Electronic signals originating from North Korea have been allegedly intercepting scores of passenger flights in and out of South Korea after Pyongyang's recent threats of offensive action, including a sacred war, against the South.
Jamming signals stemming from the North had affected 241 flights by nine South Korean airlines and 11 flights operated by nine foreign airlines since last Saturday, the Agence France Presse reported, quoting a South Korean ministry statement. Though this wasn't the first time North has jammed South's air signals, widespread effect on civilian flights is unprecedented.
We've confirmed the GPS (global positioning system) jamming signals have been stemming from the North, Lee Kyung-Woo, a deputy director at the state Korea Communications Commission, told AFP.
The transport ministry reiterated the claims, but didn't say who was responsible.
Seoul officials ruled out the possibility of the interruption posing any safety risk to the aircraft, saying that the planes used other navigation devices, apart from the GPS.
A spokesperson for Seoul's Joint Chiefs of Staff said that South's military operations had not been affected.
Pyongyang recently accused South's leaders of disrespect during last month's centenary of the birth of North's founder Kim Il-Sung.
Meanwhile, the US, EU, South Korea and Japan have submitted a list of about 40 North Korean firms to the United Nations Security Council's sanctions committee for blacklisting, following Pyongyang's failed attempt to test a rocket April 13. China, however, has said that it will give consent to banning only two North Korean companies, which the rest of the Security Council sees as too few.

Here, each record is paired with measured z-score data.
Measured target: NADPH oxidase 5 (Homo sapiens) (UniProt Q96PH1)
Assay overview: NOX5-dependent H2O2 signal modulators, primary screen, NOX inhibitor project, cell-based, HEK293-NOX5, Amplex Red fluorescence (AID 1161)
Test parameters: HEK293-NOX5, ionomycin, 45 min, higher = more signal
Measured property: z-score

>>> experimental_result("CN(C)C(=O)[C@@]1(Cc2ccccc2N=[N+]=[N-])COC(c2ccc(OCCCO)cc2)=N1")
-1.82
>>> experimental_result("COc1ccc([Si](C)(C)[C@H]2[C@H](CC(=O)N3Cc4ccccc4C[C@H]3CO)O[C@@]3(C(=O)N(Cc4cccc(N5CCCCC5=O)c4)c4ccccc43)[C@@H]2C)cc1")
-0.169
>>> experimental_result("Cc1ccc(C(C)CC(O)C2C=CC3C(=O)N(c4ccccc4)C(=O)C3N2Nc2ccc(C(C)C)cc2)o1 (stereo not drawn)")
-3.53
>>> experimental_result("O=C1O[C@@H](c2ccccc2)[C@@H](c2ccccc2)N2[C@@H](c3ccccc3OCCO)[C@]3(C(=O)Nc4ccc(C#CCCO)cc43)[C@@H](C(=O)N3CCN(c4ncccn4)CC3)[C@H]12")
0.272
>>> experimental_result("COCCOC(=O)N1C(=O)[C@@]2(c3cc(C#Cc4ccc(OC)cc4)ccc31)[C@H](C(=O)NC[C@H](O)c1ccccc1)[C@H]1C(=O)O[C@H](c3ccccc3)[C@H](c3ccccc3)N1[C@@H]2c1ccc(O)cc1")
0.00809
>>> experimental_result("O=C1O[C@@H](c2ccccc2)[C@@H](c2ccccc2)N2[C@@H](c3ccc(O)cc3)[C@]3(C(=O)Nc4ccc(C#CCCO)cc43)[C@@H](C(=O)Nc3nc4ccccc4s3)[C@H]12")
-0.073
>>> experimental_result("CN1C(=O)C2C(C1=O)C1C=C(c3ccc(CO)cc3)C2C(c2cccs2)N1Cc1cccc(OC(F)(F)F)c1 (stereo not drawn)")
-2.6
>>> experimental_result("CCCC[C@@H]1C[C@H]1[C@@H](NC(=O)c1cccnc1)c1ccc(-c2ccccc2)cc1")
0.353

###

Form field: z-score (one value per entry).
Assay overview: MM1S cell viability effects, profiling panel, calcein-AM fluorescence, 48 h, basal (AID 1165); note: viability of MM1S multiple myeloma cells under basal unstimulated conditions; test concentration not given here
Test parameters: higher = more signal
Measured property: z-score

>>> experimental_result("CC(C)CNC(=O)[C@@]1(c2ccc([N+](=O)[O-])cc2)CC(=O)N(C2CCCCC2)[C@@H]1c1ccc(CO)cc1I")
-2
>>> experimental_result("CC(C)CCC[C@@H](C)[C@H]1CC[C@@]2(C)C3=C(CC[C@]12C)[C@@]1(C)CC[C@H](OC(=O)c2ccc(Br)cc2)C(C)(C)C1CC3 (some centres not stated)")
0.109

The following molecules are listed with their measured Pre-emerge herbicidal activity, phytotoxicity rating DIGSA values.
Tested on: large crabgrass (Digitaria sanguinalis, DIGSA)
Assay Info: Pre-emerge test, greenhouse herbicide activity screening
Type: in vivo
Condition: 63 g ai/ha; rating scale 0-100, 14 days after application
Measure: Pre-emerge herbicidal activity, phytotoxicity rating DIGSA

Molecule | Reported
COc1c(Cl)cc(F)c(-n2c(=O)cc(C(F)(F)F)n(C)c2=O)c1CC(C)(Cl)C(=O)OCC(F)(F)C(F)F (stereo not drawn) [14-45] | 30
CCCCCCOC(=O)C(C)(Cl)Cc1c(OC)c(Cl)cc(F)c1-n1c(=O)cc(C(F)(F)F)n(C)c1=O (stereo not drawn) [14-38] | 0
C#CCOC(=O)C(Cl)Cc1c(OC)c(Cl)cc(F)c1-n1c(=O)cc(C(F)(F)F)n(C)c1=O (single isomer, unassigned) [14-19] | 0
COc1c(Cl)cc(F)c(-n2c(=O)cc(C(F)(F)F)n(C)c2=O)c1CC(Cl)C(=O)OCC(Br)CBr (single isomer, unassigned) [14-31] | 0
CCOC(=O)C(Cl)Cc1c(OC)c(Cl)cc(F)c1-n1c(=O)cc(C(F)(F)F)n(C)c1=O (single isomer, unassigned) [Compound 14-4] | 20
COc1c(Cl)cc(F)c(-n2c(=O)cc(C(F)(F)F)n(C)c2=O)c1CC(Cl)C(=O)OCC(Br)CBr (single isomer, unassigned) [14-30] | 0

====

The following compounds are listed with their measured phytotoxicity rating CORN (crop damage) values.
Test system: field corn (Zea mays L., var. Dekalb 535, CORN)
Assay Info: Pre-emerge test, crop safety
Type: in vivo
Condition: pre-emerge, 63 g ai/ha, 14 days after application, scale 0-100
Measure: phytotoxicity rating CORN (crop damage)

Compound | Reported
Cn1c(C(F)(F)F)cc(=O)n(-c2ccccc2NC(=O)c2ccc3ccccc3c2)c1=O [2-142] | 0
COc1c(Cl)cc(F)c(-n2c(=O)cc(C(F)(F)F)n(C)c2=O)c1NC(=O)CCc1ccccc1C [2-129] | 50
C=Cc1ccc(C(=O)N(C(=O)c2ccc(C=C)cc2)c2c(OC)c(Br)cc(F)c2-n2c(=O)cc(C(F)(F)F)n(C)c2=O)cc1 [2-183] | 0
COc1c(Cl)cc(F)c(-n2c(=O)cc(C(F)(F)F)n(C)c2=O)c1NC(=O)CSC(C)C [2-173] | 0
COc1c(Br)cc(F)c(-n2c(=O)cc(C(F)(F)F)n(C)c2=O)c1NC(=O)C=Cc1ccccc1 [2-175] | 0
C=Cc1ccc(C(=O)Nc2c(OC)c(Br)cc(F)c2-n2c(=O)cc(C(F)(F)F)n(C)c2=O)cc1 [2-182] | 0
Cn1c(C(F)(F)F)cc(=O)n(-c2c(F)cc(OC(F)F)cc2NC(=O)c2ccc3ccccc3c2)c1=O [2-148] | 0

The list includes at least one North Korean bank and several trading companies, and some technology companies which may have assisted the government in missile or nuclear program.
Speculation was rife that North Korea was nearing completion of preparations to test a nuclear device for the third time after two attempts in 2006 and 2009, an unnamed source with close ties to Pyongyang and Beijing told Reuters.
A recent analysis of the satellite imagery of North Korea's nuclear test site appeared to show that frantic activities involving a chain of mining carts were underway.
South Korean intelligence, in a report early this month, said that the North was digging a new tunnel at the Punggye-ri nuclear site which was interpreted as a sign of a covert nuclear weapons program.
The latest analysis of the satellite imagery was obtained from a private satellite operator captured between March 8 and April 18. The analysis estimated that 282,500 cubic feet of rubble had been excavated at the site, where the North conducted its failed previous tests, the Associated Press reported.
Observers said that North Korea might have developed the capabilities to test a nuclear weapon using highly enriched uranium, raising concerns in Washington, Seoul and Tokyo.